Adults sometimes forget how hard it is to be an adolescent. Think about what’s going on at that time in a kid’s life. The transition from childhood to adulthood involves enormous physical, emotional, and intellectual changes. While all this is going on adolescents are assuming the burden of being an independent functional member of the community responsible for making their own life decisions. While most young people make the transition successfully, every kid experiences a crisis at some point during this time of life. They often need the help of caring adults to ensure those challenges don’t lead to a further downward spiral.
Recently about 25 youth workers from organizations and schools serving Greater Fall River came together to receive training on how to respond when a young person is actively in crisis. The School Community Partnership of Greater Fall River Partners for a Healthier Community sponsored a Youth Mental Health First Aid Training at St. Vincent’s Home for Children on May 22.
Youth Mental Health First Aid is an eight hour course designed to teach parents, family members, caregivers, teachers, school staff, peers, neighbors, health and human services workers, and other caring citizens how to help an adolescent (age 12-18) who is experiencing a mental health or addictions challenge or is in crisis. The course introduces common mental health challenges for youth, reviews typical adolescent development, and teaches a 5-step action plan for how to help young people in both crisis and non-crisis situations. Topics covered include anxiety, depression, substance use, disorders in which psychosis may occur, disruptive behavior disorders (including AD/HD), and eating disorders.
Michaela Gagne Hetzler, a School Adjustment Counselor at Diman Regional Vocational High School and a Co-Chair of the School Community Partnership explained, “Most of us would initially know how to help someone experiencing a heart attack, by administering CPR or calling 911. But not enough of us know how to respond to a young person who is in mental health distress, such as someone having a panic attack or showing signs of substance abuse. This training teaches caring adults to safely and responsibly identify and address an underlying mental health concern.”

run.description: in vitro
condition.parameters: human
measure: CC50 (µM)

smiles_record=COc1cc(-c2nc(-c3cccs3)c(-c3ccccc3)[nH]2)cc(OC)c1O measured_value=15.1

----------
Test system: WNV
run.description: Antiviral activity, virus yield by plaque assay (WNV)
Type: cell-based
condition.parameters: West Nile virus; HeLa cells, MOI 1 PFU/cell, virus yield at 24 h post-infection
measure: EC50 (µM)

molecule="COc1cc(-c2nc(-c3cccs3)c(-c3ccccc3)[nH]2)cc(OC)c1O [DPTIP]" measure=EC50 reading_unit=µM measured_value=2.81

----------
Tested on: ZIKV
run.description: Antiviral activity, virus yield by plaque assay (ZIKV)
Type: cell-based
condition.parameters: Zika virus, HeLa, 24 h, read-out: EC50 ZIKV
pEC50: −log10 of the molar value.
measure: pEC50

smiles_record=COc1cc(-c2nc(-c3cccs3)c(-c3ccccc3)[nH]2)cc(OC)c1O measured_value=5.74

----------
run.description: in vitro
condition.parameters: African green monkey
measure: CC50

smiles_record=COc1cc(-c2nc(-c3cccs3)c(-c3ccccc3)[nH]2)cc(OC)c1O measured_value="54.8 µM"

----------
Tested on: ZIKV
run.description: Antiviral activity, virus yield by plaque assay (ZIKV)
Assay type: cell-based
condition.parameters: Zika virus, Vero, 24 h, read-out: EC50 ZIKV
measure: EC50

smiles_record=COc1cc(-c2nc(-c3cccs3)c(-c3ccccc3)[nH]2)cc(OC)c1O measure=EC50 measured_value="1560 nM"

The training leads to improved understanding and provides the framework for an action plan that teaches people to safely and responsibly identify and address a potential mental illness or substance use disorder.
Maura Weir was the trainer at the St. Vincent’s session. A native of Dorchester, she received her training in youth mental health in Australia and Ireland. She described her job working with kids as “I go into the river of suicide and pull them out, hand them off to someone else to help them longer term. But I also want to go upstream and see what is causing kids to fall into the river in the first place.”
A key element of the training is ALGEE — a mnemonic device for Mental Health First Aid’s 5-step Action Plan. Youth workers or any adult who is in a position to respond to an adolescent in crisis can follow these steps:
Assess Risk for suicide or harm
Give reassurance and information
Encourage appropriate professional help
Encourage self help and support strategies.
The ALGEE approach stresses the importance of early intervention to help prevent the challenges faced by a troubled adolescent from deepening and leading to negative life outcomes such as suicide and self-harm, substance use, anxiety, and other social problems faced by teens.
Youth Mental Health First Aid is based on an Australian program developed in response to a rash of youth suicides in that country. More than 1 million people – youth workers, teachers, parents, first responders, and other concerned members of the community -- across the United States have been trained in Mental Health First Aid by a dedicated base of more than 12,000 Instructors. For more information about Youth Mental Health First Aid go to www.mentalhealthfirstaid.org/youth.
Michael Coughlin is the Media and Outreach Coordinator for Greater Fall River Partners for a Healthier Community.